Research Analyst
Sep 27 - Oct 3, 2010

Liquefied Petroleum Gas (LPG) has played a valuable role in meeting the world's energy needs. In the future, LPG has the opportunity to enhance this role by also helping to combat climate change. By releasing fewer harmful pollutants when used as a domestic and automotive fuel source, LPG is not only a cleaner alternative but also a healthy one. LPG can be transported, stored, and used virtually anywhere in the world. It does not require a fixed network and will not deteriorate over time.

LPG is very clean burning and has lower greenhouse gas emissions than any other fossil fuel when measured on a total fuel cycle. It is also nontoxic and does not contaminate soil or aquifers in the event of leakage. LPG can be accessible to everyone everywhere today without major infrastructure investment.


Domestic 46.7
Chemicals 26.8
Refinery 50
Transport 8.7
Industry 11.3
Agriculture 1.5

LPG is cost-effective, since a high proportion of its energy content is converted into heat. LPG can be up to five times more efficient than traditional fuels, resulting in less energy wastage and better use of the planet's resources. LPG is a multipurpose energy. There are more than a thousand applications, from cooking, heating, air conditioning and transportation, to cigarette lighters and even the Olympic torch.

Currently, in Pakistan LPG contributes about 0.7 per cent of the country's total energy supply mix. The main objective to enhance the use of LPG is to stop deforestation in the areas where the supply of natural gas is technically not viable. As a result of government's investor friendly policies, LPG supplies have gradually increased. The cornerstone of LPG Policy is to ensure enhanced availability of LPG at a competitive price to the end consumer. LPG marketing companies have imported around 62,920.3 MT of LPG during July-March 2009-10.

During 2008-09, Pakistan's final energy consumption of about 37.3 million tons of oil equivalent are met by mix of gas, oil, electricity, coal and LPG sources with the different levels of shares. The share of gas consumption stood at 43.7 per cent in total energy mix of the country during 2008-09 followed by oil 29.0 per cent, electricity 15.3 per cent, coal 10.4 per cent and LPG 1.5 per cent.

During the last ten years (1999-2000 to 2008-09), the consumption of petroleum products has increased by an average rate of 0.5 per cent per annum. The consumption of gas, electricity, and coal has increased at an average rate of 6.8 per cent, five per cent and 12.5 per cent per annum. This long-term trend suggests that composition of annual energy consumption is shifting from petroleum products to other energy sources.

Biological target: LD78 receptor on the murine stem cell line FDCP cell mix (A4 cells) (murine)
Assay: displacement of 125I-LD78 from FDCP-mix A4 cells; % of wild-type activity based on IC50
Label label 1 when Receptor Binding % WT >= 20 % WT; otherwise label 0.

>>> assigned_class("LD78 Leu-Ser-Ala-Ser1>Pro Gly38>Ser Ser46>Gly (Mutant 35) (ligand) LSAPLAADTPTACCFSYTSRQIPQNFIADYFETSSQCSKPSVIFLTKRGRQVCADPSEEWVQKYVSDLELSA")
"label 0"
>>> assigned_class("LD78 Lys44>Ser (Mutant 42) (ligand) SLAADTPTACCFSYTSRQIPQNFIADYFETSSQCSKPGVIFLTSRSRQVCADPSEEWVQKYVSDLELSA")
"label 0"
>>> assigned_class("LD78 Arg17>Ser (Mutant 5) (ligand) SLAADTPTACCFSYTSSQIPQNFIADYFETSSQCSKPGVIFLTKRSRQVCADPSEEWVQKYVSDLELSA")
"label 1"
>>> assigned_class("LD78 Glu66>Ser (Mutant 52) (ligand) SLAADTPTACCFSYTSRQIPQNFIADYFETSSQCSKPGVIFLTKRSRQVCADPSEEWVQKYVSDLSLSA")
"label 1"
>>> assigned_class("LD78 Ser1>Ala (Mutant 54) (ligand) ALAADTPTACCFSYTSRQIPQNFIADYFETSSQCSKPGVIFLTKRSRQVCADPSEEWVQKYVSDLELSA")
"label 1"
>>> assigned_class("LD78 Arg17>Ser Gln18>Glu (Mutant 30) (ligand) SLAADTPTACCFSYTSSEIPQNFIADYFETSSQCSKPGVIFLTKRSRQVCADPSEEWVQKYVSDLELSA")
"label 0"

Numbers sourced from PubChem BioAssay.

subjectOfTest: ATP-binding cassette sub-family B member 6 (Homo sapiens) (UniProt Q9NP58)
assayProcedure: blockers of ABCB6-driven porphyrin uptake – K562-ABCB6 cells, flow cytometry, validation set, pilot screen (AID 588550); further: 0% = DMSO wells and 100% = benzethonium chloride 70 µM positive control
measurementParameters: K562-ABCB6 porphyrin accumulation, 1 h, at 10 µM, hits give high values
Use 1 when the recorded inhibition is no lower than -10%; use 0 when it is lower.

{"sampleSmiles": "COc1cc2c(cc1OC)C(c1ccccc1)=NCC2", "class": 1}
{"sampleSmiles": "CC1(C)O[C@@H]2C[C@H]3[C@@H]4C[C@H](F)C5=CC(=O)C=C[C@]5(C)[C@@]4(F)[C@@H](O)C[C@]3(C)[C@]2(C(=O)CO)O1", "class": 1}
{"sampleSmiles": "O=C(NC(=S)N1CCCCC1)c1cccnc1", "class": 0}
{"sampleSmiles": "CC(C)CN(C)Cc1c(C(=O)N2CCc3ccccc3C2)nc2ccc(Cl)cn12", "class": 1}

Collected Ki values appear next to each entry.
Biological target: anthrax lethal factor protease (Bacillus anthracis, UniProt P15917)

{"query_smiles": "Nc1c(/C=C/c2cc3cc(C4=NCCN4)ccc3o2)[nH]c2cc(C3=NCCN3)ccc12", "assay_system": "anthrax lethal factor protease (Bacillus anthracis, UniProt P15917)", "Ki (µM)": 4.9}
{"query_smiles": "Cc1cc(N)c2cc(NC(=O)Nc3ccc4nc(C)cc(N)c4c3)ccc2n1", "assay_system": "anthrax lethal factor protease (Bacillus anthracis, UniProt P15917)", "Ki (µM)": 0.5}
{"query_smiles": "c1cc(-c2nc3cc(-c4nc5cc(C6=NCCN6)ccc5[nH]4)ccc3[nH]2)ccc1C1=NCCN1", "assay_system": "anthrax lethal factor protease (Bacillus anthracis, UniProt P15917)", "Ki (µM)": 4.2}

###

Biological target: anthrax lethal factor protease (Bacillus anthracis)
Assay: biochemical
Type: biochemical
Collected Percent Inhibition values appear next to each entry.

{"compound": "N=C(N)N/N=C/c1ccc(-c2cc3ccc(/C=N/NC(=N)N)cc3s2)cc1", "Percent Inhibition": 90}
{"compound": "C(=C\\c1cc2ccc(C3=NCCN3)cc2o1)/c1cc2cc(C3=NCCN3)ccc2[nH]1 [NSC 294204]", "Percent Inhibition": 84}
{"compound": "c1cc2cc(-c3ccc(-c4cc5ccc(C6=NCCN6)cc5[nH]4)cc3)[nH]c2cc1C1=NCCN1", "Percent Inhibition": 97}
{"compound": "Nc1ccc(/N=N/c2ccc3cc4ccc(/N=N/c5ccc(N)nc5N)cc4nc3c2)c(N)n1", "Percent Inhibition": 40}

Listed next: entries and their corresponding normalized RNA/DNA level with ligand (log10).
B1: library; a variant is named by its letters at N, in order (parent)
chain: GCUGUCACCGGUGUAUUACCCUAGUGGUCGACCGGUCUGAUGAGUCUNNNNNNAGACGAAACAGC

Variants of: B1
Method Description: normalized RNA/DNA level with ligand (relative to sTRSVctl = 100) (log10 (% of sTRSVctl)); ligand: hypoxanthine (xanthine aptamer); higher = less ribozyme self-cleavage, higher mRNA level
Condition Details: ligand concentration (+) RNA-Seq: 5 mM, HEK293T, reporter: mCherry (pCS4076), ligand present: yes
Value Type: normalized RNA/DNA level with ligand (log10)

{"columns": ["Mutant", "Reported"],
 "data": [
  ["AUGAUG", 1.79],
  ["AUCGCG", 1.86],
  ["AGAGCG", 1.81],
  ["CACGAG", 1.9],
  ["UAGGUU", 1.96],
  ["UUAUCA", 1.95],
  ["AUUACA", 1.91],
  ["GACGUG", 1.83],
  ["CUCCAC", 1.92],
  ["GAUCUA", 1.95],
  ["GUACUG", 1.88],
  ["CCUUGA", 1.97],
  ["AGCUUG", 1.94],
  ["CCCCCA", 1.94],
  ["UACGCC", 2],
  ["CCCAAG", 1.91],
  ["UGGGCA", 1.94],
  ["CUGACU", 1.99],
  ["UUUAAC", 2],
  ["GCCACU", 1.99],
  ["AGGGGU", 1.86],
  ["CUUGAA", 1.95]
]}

Due to revival in the macroeconomic activity, the energy consumption in petroleum products, gas and coal has witnessed growth rates of 8.1 per cent, three per cent and 10 per cent respectively during July-March 2009-10 over the corresponding period last year.


Electricity 15.3
Oil 29
Gas 43.7
LPG 1.5
Coal 10.4

Moreover, the prices of LPG are stable in the market despite an increase of Rs9,360 per ton in its price by a local producer OGDC. However, the dependency on the imported LPG has been increased after a decline in its local production by 700 to 800 tons per day. In the country, some vested interests and profiteers arbitrarily increase LPG price to earn a unjust profits. LPG is presently being sold in the range of Rs80 to 82 per kg in Karachi, 11.8 kg cylinder at Rs945 while 45.4 kg cylinder at Rs 3677. The retail price of LPG in Punjab is Rs95 per kg while 11.8 kilo cylinder at Rs1,121 and 45.4 cylinder is available at Rs4,313. In Khyber-Pakhtunkhwa and Swat, LPG is also being sold at Rs100 to 105 per kilo, 11.8 kg cylinder at Rs1,210 and 45.4 kg cylinder at Rs4,654. Recently, the price of domestic cylinder has been increased by Rs30 while the rise in commercial cylinder price was Rs120. In Lahore, new domestic cylinder's price stands at Rs906, in Karachi Rs870, in Peshawar Rs953, while in Gilgit and Murree cylinders are sold at Rs953.

LPG Distributors Association has alleged that LPG marketing companies are not following the directives of the Ogra regarding prices, and have refused to supply the product to dealers. Ogra determined maximum LPG consumer price and directed the marketing companies to follow the new price mechanism. However, LPG marketing companies are violating the directives of Ogra and have refused to give the product to the dealers at the price determined by the authority. LPG companies had earned massive profits by raising prices manifold during the month of Ramazan.


In the world hundreds of millions of people currently use LPG and depend on it for thousands of applications, in commercial business, in industry, transportation, and farming.